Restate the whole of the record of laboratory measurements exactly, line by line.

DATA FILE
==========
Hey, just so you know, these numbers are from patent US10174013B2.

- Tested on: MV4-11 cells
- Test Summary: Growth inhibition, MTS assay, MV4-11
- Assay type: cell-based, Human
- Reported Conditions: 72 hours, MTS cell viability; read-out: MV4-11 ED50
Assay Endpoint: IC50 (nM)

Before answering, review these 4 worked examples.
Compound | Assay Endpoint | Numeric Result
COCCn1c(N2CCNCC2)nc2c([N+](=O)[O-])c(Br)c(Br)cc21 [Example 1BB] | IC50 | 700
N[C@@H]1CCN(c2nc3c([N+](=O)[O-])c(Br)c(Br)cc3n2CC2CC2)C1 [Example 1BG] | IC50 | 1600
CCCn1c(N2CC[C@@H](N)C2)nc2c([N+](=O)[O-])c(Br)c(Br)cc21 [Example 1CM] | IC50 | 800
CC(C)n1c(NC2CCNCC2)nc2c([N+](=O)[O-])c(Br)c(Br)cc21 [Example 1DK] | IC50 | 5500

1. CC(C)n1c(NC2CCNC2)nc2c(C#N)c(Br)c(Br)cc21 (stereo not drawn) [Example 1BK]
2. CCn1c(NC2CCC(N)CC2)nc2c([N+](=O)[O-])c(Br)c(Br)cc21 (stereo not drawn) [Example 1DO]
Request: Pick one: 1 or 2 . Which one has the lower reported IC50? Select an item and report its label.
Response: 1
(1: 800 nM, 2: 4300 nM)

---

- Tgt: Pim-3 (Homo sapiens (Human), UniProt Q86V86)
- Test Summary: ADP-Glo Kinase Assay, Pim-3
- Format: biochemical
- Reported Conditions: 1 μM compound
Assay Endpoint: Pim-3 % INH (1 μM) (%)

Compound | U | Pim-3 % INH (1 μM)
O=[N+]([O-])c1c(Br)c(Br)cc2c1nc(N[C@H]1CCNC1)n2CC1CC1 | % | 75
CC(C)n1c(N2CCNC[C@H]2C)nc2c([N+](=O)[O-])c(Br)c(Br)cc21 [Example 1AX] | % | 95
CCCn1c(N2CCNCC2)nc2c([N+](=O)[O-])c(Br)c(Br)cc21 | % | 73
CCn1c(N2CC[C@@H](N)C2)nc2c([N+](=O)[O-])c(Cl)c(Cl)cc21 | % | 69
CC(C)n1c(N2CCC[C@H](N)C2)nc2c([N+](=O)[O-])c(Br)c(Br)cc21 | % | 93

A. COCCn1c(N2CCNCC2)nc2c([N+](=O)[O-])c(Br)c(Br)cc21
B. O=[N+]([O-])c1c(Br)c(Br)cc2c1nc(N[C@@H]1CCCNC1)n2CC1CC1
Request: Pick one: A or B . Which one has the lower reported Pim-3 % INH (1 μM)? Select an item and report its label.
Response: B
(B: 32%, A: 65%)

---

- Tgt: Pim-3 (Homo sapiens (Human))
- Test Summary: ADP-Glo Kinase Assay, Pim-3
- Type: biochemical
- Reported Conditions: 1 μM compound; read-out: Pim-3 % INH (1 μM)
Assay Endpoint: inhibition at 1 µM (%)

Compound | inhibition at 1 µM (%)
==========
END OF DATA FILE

Hey, just so you know, these numbers are from patent US10174013B2.

- Tested on: MV4-11 cells
- Test Summary: Growth inhibition, MTS assay, MV4-11
- Assay type: cell-based, Human
- Reported Conditions: 72 hours, MTS cell viability; read-out: MV4-11 ED50
Assay Endpoint: IC50 (nM)

Before answering, review these 4 worked examples.
Compound | Assay Endpoint | Numeric Result
COCCn1c(N2CCNCC2)nc2c([N+](=O)[O-])c(Br)c(Br)cc21 [Example 1BB] | IC50 | 700
N[C@@H]1CCN(c2nc3c([N+](=O)[O-])c(Br)c(Br)cc3n2CC2CC2)C1 [Example 1BG] | IC50 | 1600
CCCn1c(N2CC[C@@H](N)C2)nc2c([N+](=O)[O-])c(Br)c(Br)cc21 [Example 1CM] | IC50 | 800
CC(C)n1c(NC2CCNCC2)nc2c([N+](=O)[O-])c(Br)c(Br)cc21 [Example 1DK] | IC50 | 5500

1. CC(C)n1c(NC2CCNC2)nc2c(C#N)c(Br)c(Br)cc21 (stereo not drawn) [Example 1BK]
2. CCn1c(NC2CCC(N)CC2)nc2c([N+](=O)[O-])c(Br)c(Br)cc21 (stereo not drawn) [Example 1DO]
Request: Pick one: 1 or 2 . Which one has the lower reported IC50? Select an item and report its label.
Response: 1
(1: 800 nM, 2: 4300 nM)

---

- Tgt: Pim-3 (Homo sapiens (Human), UniProt Q86V86)
- Test Summary: ADP-Glo Kinase Assay, Pim-3
- Format: biochemical
- Reported Conditions: 1 μM compound
Assay Endpoint: Pim-3 % INH (1 μM) (%)

Compound | U | Pim-3 % INH (1 μM)
O=[N+]([O-])c1c(Br)c(Br)cc2c1nc(N[C@H]1CCNC1)n2CC1CC1 | % | 75
CC(C)n1c(N2CCNC[C@H]2C)nc2c([N+](=O)[O-])c(Br)c(Br)cc21 [Example 1AX] | % | 95
CCCn1c(N2CCNCC2)nc2c([N+](=O)[O-])c(Br)c(Br)cc21 | % | 73
CCn1c(N2CC[C@@H](N)C2)nc2c([N+](=O)[O-])c(Cl)c(Cl)cc21 | % | 69
CC(C)n1c(N2CCC[C@H](N)C2)nc2c([N+](=O)[O-])c(Br)c(Br)cc21 | % | 93

A. COCCn1c(N2CCNCC2)nc2c([N+](=O)[O-])c(Br)c(Br)cc21
B. O=[N+]([O-])c1c(Br)c(Br)cc2c1nc(N[C@@H]1CCCNC1)n2CC1CC1
Request: Pick one: A or B . Which one has the lower reported Pim-3 % INH (1 μM)? Select an item and report its label.
Response: B
(B: 32%, A: 65%)

---

- Tgt: Pim-3 (Homo sapiens (Human))
- Test Summary: ADP-Glo Kinase Assay, Pim-3
- Type: biochemical
- Reported Conditions: 1 μM compound; read-out: Pim-3 % INH (1 μM)
Assay Endpoint: inhibition at 1 µM (%)

Compound | inhibition at 1 µM (%)